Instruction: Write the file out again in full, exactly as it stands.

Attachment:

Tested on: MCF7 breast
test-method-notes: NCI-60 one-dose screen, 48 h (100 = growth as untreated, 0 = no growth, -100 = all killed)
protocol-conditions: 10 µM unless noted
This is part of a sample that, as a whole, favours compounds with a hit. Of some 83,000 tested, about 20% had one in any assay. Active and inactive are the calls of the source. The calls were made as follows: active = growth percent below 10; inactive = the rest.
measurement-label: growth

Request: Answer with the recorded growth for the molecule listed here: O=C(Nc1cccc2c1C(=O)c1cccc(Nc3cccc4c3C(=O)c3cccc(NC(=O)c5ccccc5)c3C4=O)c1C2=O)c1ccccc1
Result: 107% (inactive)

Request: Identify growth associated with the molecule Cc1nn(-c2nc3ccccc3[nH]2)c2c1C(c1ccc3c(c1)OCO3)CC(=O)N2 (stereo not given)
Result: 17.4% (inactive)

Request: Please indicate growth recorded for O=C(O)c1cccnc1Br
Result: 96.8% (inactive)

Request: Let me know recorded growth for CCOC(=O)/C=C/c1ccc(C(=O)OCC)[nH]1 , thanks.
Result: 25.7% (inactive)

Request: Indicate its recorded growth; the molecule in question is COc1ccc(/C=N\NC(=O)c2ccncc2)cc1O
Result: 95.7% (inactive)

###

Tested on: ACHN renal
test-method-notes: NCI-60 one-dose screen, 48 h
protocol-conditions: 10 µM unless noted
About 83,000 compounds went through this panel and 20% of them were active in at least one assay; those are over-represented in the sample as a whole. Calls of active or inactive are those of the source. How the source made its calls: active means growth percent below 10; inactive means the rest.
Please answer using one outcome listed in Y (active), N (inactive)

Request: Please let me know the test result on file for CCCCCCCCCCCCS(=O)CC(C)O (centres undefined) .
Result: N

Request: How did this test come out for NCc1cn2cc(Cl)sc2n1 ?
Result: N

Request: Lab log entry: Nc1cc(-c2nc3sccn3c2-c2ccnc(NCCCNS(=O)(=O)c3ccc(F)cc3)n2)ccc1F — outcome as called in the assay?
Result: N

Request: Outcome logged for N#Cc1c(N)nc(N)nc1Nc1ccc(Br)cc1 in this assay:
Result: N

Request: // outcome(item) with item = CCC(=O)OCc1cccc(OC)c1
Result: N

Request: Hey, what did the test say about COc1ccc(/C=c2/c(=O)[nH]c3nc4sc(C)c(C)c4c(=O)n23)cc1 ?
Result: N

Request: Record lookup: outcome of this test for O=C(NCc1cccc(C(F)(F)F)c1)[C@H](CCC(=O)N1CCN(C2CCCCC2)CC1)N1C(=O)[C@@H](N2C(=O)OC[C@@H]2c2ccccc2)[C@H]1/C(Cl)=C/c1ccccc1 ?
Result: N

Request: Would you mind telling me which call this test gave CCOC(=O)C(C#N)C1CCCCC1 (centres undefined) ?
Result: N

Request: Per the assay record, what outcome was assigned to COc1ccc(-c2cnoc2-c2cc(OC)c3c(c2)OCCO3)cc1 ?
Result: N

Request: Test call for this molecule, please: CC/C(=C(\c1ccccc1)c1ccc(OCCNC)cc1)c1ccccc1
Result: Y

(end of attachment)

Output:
Tested on: MCF7 breast
test-method-notes: NCI-60 one-dose screen, 48 h (100 = growth as untreated, 0 = no growth, -100 = all killed)
protocol-conditions: 10 µM unless noted
This is part of a sample that, as a whole, favours compounds with a hit. Of some 83,000 tested, about 20% had one in any assay. Active and inactive are the calls of the source. The calls were made as follows: active = growth percent below 10; inactive = the rest.
measurement-label: growth

Request: Answer with the recorded growth for the molecule listed here: O=C(Nc1cccc2c1C(=O)c1cccc(Nc3cccc4c3C(=O)c3cccc(NC(=O)c5ccccc5)c3C4=O)c1C2=O)c1ccccc1
Result: 107% (inactive)

Request: Identify growth associated with the molecule Cc1nn(-c2nc3ccccc3[nH]2)c2c1C(c1ccc3c(c1)OCO3)CC(=O)N2 (stereo not given)
Result: 17.4% (inactive)

Request: Please indicate growth recorded for O=C(O)c1cccnc1Br
Result: 96.8% (inactive)

Request: Let me know recorded growth for CCOC(=O)/C=C/c1ccc(C(=O)OCC)[nH]1 , thanks.
Result: 25.7% (inactive)

Request: Indicate its recorded growth; the molecule in question is COc1ccc(/C=N\NC(=O)c2ccncc2)cc1O
Result: 95.7% (inactive)

###

Tested on: ACHN renal
test-method-notes: NCI-60 one-dose screen, 48 h
protocol-conditions: 10 µM unless noted
About 83,000 compounds went through this panel and 20% of them were active in at least one assay; those are over-represented in the sample as a whole. Calls of active or inactive are those of the source. How the source made its calls: active means growth percent below 10; inactive means the rest.
Please answer using one outcome listed in Y (active), N (inactive)

Request: Please let me know the test result on file for CCCCCCCCCCCCS(=O)CC(C)O (centres undefined) .
Result: N

Request: How did this test come out for NCc1cn2cc(Cl)sc2n1 ?
Result: N

Request: Lab log entry: Nc1cc(-c2nc3sccn3c2-c2ccnc(NCCCNS(=O)(=O)c3ccc(F)cc3)n2)ccc1F — outcome as called in the assay?
Result: N

Request: Outcome logged for N#Cc1c(N)nc(N)nc1Nc1ccc(Br)cc1 in this assay:
Result: N

Request: // outcome(item) with item = CCC(=O)OCc1cccc(OC)c1
Result: N

Request: Hey, what did the test say about COc1ccc(/C=c2/c(=O)[nH]c3nc4sc(C)c(C)c4c(=O)n23)cc1 ?
Result: N

Request: Record lookup: outcome of this test for O=C(NCc1cccc(C(F)(F)F)c1)[C@H](CCC(=O)N1CCN(C2CCCCC2)CC1)N1C(=O)[C@@H](N2C(=O)OC[C@@H]2c2ccccc2)[C@H]1/C(Cl)=C/c1ccccc1 ?
Result: N

Request: Would you mind telling me which call this test gave CCOC(=O)C(C#N)C1CCCCC1 (centres undefined) ?
Result: N

Request: Per the assay record, what outcome was assigned to COc1ccc(-c2cnoc2-c2cc(OC)c3c(c2)OCCO3)cc1 ?
Result: N

Request: Test call for this molecule, please: CC/C(=C(\c1ccccc1)c1ccc(OCCNC)cc1)c1ccccc1
Result: Y